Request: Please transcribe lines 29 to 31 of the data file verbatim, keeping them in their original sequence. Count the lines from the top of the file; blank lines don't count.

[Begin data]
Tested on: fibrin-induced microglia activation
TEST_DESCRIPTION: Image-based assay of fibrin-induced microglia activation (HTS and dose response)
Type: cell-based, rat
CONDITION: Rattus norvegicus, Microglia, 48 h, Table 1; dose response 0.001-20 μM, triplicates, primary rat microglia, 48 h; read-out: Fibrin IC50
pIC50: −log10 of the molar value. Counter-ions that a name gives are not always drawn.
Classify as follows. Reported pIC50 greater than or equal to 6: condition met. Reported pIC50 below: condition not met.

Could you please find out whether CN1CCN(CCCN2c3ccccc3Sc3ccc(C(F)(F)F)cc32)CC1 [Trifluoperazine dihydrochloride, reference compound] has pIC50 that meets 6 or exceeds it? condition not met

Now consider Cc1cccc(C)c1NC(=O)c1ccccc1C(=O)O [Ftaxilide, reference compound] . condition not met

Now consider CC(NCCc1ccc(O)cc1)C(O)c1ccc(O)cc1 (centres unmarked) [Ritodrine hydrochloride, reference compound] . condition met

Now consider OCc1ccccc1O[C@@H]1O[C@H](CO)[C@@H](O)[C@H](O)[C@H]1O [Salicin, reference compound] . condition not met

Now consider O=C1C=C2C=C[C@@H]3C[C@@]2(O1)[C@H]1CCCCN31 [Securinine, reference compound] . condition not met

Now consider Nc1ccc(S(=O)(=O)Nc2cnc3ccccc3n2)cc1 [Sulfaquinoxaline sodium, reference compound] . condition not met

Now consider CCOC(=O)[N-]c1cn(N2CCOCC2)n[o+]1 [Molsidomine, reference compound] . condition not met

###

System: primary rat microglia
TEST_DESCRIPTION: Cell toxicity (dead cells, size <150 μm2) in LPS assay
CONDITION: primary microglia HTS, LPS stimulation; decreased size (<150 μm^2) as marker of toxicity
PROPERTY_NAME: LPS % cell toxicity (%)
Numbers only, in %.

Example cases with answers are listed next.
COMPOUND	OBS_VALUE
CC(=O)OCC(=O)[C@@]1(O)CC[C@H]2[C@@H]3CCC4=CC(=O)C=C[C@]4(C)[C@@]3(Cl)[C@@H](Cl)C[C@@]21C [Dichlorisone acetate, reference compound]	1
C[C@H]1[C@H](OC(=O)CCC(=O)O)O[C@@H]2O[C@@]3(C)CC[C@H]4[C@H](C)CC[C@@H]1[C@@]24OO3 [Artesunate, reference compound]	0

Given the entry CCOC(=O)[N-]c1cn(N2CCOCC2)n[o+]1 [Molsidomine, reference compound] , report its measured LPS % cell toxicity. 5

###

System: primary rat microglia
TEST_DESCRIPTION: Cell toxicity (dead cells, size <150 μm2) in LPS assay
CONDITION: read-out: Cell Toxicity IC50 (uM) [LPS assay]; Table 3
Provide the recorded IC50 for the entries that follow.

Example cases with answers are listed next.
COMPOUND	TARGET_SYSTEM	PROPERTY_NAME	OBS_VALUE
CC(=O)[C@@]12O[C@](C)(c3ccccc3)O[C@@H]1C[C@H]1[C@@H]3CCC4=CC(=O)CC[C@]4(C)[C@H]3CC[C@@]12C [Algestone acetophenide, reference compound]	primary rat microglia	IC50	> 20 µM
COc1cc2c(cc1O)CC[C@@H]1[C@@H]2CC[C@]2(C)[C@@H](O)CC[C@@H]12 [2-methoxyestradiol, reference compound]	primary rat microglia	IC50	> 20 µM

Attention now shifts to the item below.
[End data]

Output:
Provide the recorded IC50 for the entries that follow.

Example cases with answers are listed next.
COMPOUND	TARGET_SYSTEM	PROPERTY_NAME	OBS_VALUE